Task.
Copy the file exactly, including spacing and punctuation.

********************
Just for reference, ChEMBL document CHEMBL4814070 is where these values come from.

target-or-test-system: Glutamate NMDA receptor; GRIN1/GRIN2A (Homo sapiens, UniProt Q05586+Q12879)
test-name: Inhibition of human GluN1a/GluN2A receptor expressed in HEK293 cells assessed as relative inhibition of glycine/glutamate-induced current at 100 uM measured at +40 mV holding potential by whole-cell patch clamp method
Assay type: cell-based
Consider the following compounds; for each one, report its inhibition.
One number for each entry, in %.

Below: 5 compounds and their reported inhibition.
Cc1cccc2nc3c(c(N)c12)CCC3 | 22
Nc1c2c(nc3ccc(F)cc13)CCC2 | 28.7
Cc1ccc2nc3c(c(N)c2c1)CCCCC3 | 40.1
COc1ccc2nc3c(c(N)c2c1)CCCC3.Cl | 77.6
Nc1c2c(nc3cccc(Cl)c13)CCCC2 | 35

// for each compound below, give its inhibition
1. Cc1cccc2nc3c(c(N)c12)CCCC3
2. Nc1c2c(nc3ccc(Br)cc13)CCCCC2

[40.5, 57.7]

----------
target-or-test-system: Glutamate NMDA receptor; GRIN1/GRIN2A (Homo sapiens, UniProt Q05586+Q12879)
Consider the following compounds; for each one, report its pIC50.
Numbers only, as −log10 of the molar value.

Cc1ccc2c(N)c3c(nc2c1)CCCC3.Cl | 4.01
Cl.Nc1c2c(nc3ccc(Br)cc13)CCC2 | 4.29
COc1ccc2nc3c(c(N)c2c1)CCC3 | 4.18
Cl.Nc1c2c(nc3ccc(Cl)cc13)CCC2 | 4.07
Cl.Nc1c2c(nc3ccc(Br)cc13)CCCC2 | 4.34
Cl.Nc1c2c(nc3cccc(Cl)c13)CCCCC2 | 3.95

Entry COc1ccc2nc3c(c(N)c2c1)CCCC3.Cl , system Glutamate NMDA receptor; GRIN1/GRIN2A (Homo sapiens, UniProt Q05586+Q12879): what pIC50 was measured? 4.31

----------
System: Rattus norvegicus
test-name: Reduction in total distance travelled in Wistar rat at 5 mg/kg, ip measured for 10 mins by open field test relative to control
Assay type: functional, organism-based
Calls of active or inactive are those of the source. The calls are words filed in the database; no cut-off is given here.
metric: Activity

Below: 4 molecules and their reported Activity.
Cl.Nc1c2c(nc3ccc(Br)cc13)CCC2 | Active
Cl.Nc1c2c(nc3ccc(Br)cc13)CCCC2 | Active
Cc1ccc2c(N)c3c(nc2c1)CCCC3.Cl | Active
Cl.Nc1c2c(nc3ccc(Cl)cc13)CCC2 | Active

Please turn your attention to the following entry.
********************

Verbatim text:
Just for reference, ChEMBL document CHEMBL4814070 is where these values come from.

target-or-test-system: Glutamate NMDA receptor; GRIN1/GRIN2A (Homo sapiens, UniProt Q05586+Q12879)
test-name: Inhibition of human GluN1a/GluN2A receptor expressed in HEK293 cells assessed as relative inhibition of glycine/glutamate-induced current at 100 uM measured at +40 mV holding potential by whole-cell patch clamp method
Assay type: cell-based
Consider the following compounds; for each one, report its inhibition.
One number for each entry, in %.

Below: 5 compounds and their reported inhibition.
Cc1cccc2nc3c(c(N)c12)CCC3 | 22
Nc1c2c(nc3ccc(F)cc13)CCC2 | 28.7
Cc1ccc2nc3c(c(N)c2c1)CCCCC3 | 40.1
COc1ccc2nc3c(c(N)c2c1)CCCC3.Cl | 77.6
Nc1c2c(nc3cccc(Cl)c13)CCCC2 | 35

// for each compound below, give its inhibition
1. Cc1cccc2nc3c(c(N)c12)CCCC3
2. Nc1c2c(nc3ccc(Br)cc13)CCCCC2

[40.5, 57.7]

----------
target-or-test-system: Glutamate NMDA receptor; GRIN1/GRIN2A (Homo sapiens, UniProt Q05586+Q12879)
Consider the following compounds; for each one, report its pIC50.
Numbers only, as −log10 of the molar value.

Cc1ccc2c(N)c3c(nc2c1)CCCC3.Cl | 4.01
Cl.Nc1c2c(nc3ccc(Br)cc13)CCC2 | 4.29
COc1ccc2nc3c(c(N)c2c1)CCC3 | 4.18
Cl.Nc1c2c(nc3ccc(Cl)cc13)CCC2 | 4.07
Cl.Nc1c2c(nc3ccc(Br)cc13)CCCC2 | 4.34
Cl.Nc1c2c(nc3cccc(Cl)c13)CCCCC2 | 3.95

Entry COc1ccc2nc3c(c(N)c2c1)CCCC3.Cl , system Glutamate NMDA receptor; GRIN1/GRIN2A (Homo sapiens, UniProt Q05586+Q12879): what pIC50 was measured? 4.31

----------
System: Rattus norvegicus
test-name: Reduction in total distance travelled in Wistar rat at 5 mg/kg, ip measured for 10 mins by open field test relative to control
Assay type: functional, organism-based
Calls of active or inactive are those of the source. The calls are words filed in the database; no cut-off is given here.
metric: Activity

Below: 4 molecules and their reported Activity.
Cl.Nc1c2c(nc3ccc(Br)cc13)CCC2 | Active
Cl.Nc1c2c(nc3ccc(Br)cc13)CCCC2 | Active
Cc1ccc2c(N)c3c(nc2c1)CCCC3.Cl | Active
Cl.Nc1c2c(nc3ccc(Cl)cc13)CCC2 | Active

Please turn your attention to the following entry.